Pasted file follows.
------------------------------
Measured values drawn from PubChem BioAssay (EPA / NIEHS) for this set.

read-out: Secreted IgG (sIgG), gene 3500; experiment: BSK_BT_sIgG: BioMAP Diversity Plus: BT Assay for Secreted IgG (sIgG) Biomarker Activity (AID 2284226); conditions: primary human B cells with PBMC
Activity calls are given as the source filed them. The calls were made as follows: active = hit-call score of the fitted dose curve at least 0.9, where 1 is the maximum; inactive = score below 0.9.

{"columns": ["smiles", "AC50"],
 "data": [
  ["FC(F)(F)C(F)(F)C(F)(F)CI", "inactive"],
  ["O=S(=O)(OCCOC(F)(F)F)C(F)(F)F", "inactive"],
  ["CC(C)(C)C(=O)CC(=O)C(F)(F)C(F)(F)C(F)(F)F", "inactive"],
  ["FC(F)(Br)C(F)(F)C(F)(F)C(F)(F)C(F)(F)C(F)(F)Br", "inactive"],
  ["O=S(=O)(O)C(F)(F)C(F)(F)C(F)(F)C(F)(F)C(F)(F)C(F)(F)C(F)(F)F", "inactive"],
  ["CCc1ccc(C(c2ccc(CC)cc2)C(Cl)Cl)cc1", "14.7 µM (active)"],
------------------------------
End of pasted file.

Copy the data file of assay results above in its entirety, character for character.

Measured values drawn from PubChem BioAssay (EPA / NIEHS) for this set.

read-out: Secreted IgG (sIgG), gene 3500; experiment: BSK_BT_sIgG: BioMAP Diversity Plus: BT Assay for Secreted IgG (sIgG) Biomarker Activity (AID 2284226); conditions: primary human B cells with PBMC
Activity calls are given as the source filed them. The calls were made as follows: active = hit-call score of the fitted dose curve at least 0.9, where 1 is the maximum; inactive = score below 0.9.

{"columns": ["smiles", "AC50"],
 "data": [
  ["FC(F)(F)C(F)(F)C(F)(F)CI", "inactive"],
  ["O=S(=O)(OCCOC(F)(F)F)C(F)(F)F", "inactive"],
  ["CC(C)(C)C(=O)CC(=O)C(F)(F)C(F)(F)C(F)(F)F", "inactive"],
  ["FC(F)(Br)C(F)(F)C(F)(F)C(F)(F)C(F)(F)C(F)(F)Br", "inactive"],
  ["O=S(=O)(O)C(F)(F)C(F)(F)C(F)(F)C(F)(F)C(F)(F)C(F)(F)C(F)(F)F", "inactive"],
  ["CCc1ccc(C(c2ccc(CC)cc2)C(Cl)Cl)cc1", "14.7 µM (active)"],